* Posts by SsiethAnabuki

17 publicly visible posts • joined 15 Oct 2020

Europol says mobile roaming tech is making its job too hard


Re: Breaking the law for convenience is never a good idea

I think that "literally just to give the user in their country the same level of encryption and protection they'd get if they were in their own country" isn't quite correct, at least in a practical sense. Let me explain by example.

I am a citizen of country A. Let's say that default encryption in country A is OK. As I go about my business in my own country I do not fear that country B has any access to my information. This is good because I know that country B is an authoritarian state that really hates some attribute of who I am. All well and good.

Now - I have to got to country B on business. Not good but I know that I can keep that attribute that they hate under my hat and not be bothered. I can communicate freely using my phone because it has PET and that is keeping me safe from day-to-day snooping because it's encryption is OK and local, authoritarian snoops in country B have no access to those comms.

Strip away PET and in country B I suddenly lose that protection. I am not afforded the same level of protection as I was previously.

Uncle Sam greenlights first commercial nuclear small modular reactor design


Re: Hope

>There is some evidence that the green movement has been and is still being backed by dark money coming from those with interests in gas.

Is there? I've not seen any or any credible reference to any. If you have some, feel free to reference it rather than make vague assertions.

>Also very telling how when pressed on the matter an awful lot of the very vocal greens admit that they have no solutions and are just demanding that 'something be done'.

Indicating that there is a problem that needs solving doesn't obligate you to be the one to provide a solution. Let's try a simple analogy: If someone has a dog that regularly gets loose from their land and attacks local kids, it's not the job of the local kids to work out what the solution to keeping it locked up safely.

>I should have saved the pic from twitter as it showed a German green protest that had flags for no wind turbines, no nuclear and no fossil fuels. Hard to do anything when they oppose pretty much EVERYTHING!!!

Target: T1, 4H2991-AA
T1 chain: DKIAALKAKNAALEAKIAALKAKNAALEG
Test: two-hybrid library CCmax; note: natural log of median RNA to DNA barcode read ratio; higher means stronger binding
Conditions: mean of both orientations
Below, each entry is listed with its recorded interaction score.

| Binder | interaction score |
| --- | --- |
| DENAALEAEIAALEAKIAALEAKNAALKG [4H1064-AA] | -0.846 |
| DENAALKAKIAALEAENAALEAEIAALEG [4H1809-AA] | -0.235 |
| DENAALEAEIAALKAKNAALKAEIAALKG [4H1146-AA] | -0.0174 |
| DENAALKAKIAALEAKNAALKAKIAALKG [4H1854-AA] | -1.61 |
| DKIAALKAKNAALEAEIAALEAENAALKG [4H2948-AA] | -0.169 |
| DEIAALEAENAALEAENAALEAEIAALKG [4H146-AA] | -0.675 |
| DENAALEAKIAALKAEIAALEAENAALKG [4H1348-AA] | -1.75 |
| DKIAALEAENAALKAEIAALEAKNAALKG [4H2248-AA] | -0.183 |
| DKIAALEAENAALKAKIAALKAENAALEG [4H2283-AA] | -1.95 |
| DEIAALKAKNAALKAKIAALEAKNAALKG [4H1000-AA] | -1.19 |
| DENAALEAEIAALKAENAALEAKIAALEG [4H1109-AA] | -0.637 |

Again - a link to the evidence you're citing would give it more credibility. But let us presume that one person at one march did hold a sign objecting to one form of renewable energy. That doesn't a) suggest that green campaigners generally oppose that form of renewable energy or that b) that campaigner objects to other forms of renewable energy. That's a powerful reach to set up the straw man of green campaigners being opposed to everything.

Guess the most common password. Hint: We just told you


Re: Need Javascrip to view the list ...

Also worth noting that you can post a list without HTML, using plaintext.

Frankly, at this point, JavaScript is baked in pretty much as soundly as HTML is.

What's Microsoft been up to? A quick tour of Windows 11 22H2's security features


Re: this is true

That you choose to make great efforts to bypass the security options that are available to you, doesn't make them inherently bad. Two factor authentication is pretty much always collapsable to a single factor if the user is enough of an informed idiot to do so.

Making security measures idiot-proof is really a lost cause. You can make it such that the user in question has to go to greater lengths to circumvent their own protection (or that of their employer) but, in the end, there will pretty much always be a way to make your own systems less secure if you choose to,

Businesses confess: We pass cyberattack costs onto customers